Stage is set for Arkansas Roots Music Festival

Stage is set for Arkansas Roots Music Festival
The Arkansas Roots concert is a favorite of Delta Symposium attendees. (Source: KASU)
The line-up of bands for the Arkansas Roots Concert. (Source: KASU)
The line-up of bands for the Arkansas Roots Concert. (Source: KASU)

Jonesboro will be a live music mecca on Saturday, April 14, as the Arkansas Roots Music Festival takes over the city.

"The Delta is the cradle of American popular music and the American south in general," Michael Doyle, KASU station manager, said. "All of the diversity of cultures of people who lived here, the African Americans, the Scots Irish, the English, the Jewish people, Hispanics, the Cajuns. We live in the fertile heartland of American popular music, Diana and our Roots Festival celebrates that."

Doyle helped to coordinate Arkansas Roots Music Festival.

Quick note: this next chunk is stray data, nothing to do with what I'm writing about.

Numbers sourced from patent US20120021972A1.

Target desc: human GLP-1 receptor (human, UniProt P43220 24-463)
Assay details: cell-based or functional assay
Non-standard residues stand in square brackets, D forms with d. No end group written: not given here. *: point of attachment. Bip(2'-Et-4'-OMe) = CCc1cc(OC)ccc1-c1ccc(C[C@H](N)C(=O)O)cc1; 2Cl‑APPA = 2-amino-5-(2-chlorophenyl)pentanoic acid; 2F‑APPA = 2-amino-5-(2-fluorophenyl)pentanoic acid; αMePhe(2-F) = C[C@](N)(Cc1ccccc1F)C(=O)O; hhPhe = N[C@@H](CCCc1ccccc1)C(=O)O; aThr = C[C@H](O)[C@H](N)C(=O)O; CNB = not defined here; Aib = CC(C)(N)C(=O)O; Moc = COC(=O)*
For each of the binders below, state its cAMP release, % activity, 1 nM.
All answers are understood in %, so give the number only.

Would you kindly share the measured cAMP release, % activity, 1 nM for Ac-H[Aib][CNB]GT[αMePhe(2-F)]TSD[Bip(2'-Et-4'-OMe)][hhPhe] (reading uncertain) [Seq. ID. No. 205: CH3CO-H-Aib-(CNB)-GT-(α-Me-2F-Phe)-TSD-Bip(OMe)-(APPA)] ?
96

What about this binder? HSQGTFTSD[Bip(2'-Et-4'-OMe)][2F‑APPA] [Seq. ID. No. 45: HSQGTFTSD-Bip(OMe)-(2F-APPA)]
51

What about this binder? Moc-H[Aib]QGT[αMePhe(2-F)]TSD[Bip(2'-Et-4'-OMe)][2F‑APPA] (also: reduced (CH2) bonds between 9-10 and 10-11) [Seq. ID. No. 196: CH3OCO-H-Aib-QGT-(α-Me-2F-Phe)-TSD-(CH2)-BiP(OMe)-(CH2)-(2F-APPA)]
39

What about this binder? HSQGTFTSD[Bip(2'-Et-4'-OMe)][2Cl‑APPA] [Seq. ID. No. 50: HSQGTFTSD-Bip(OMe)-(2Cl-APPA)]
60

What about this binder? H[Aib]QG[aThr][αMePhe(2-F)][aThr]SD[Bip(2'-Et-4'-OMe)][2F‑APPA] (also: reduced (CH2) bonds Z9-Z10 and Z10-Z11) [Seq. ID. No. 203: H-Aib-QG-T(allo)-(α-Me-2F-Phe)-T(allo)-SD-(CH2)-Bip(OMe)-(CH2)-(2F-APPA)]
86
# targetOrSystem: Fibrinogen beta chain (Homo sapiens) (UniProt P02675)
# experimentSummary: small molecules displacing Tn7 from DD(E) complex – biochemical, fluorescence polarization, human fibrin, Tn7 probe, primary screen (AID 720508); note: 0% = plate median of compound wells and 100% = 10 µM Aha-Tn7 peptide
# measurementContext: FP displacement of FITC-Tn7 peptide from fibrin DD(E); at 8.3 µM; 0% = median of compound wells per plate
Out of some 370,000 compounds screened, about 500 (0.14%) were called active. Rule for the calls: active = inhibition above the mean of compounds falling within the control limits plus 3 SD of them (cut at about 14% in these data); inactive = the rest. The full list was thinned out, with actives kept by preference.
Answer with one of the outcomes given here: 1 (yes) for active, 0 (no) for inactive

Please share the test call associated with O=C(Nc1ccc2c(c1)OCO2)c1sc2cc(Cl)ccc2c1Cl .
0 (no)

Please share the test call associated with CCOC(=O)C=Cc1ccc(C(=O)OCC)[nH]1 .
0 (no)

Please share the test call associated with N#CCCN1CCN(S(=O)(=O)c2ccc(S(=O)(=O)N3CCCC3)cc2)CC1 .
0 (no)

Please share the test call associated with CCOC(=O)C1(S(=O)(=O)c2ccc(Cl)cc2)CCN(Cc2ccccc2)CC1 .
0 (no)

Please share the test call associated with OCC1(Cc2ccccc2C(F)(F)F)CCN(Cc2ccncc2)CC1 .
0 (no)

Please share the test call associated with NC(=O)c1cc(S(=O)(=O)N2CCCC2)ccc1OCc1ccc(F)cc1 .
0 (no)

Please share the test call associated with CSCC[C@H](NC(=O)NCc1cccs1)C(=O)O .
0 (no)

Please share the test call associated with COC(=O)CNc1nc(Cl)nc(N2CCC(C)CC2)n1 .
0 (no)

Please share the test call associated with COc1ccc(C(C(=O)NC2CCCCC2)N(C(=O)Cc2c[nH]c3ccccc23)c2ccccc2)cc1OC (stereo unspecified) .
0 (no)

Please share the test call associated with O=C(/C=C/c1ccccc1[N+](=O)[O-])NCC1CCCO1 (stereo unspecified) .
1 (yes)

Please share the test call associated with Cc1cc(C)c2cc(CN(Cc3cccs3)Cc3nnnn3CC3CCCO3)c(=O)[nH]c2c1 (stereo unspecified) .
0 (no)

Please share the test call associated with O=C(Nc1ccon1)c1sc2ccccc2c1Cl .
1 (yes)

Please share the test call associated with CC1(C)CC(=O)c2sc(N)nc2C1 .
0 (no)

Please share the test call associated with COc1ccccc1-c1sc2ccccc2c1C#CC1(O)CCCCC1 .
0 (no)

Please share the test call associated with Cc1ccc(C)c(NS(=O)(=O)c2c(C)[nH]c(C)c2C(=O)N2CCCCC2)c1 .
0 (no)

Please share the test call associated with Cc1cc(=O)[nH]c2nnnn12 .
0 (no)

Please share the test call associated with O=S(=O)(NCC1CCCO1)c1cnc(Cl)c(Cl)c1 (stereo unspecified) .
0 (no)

"Our site has been the CWL Park on Culberhouse and Cherry," Doyle said. "Unless Justin adjusts his forecast, we very likely could be moving to our rain venue—which is room 1028 in the Humanities Building. That’s that big beautiful new building in the middle of the ASU campus. Real close to Wilson Hall and the library. And we may have to go there—unless he can change his forecast."

Arkansas Roots is a radio program regularly presented on KASU. The Arkansas Roots Festival grew out of the Delta Symposium offered each year on campus. The line-up grows every year.

"Noon to five Saturday. We have two sets of brothers. The Spencer Brothers from Paragould open it up and the Arkansas Brothers close it out," Doyle said. "In between we have Teto Deler who is coming from New York City. Wilkinson James. We have the Rising Star Fife and Drum." The fife is a small flute. "Fife and drum bands were common in the Revolutionary War," Doyle explains. "Somehow that tradition made its way to northern Mississippi. And there’s a tradition that goes back maybe 200 years. And the granddaughter of the legendary Othar Turner, is still keeping that tradition going. We’ve had them here before. They are something to hear and see."

The Arkansas Roots Concert is free and open to the public. It will run from noon to 5 p.m. at City, Water & Light Park. In case of rain, the event will be moved inside to the auditorium in the Humanities and Social Science Building at ASU.

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